Ricardo Hausmann - DailyFT
When Adam Smith wrote ‘The Wealth of Nations’ in 1776, the richest country in the world was four times richer than the poorest one. Today, Singapore is over 110 times richer than Burundi. What could possibly explain such an extreme divergence of the wealth of nations?
Economists have shown that these differences are too large to be explained by differences in the availability of land or capital – including human capital. So, they ascribe it to differences in the productivity with which land and capital are used, something that economists attribute to technology. But what is technology and why does it differ across countries?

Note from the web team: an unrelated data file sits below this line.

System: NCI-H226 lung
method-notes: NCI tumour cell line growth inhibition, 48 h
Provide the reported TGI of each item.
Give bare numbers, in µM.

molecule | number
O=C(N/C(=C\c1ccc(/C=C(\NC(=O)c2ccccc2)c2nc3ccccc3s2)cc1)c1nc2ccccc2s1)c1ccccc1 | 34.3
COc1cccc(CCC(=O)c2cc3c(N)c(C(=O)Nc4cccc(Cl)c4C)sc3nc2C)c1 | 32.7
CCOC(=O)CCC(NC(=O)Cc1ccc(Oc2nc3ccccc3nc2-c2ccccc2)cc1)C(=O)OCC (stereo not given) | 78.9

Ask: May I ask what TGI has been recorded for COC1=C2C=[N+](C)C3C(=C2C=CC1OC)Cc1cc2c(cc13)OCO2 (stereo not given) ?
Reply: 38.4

Technology really is composed of three elements: tools, codes and knowhow. Tools embody the knowledge of how they were made. They exist in three-dimensional space. Codes include recipes, protocols, routines and how-to-do manuals. They codify the knowledge about making things in the form of instructions to potential implementers, just as cookbooks do. Codes exist in a symbolic space in the sense that they mean the same thing whether they are implemented as ink over paper or as letters on a screen. Tools can be shipped anywhere in the world and codes can be put on the web, making them available pretty much everywhere. So why do such large differences in productivity and technology persist?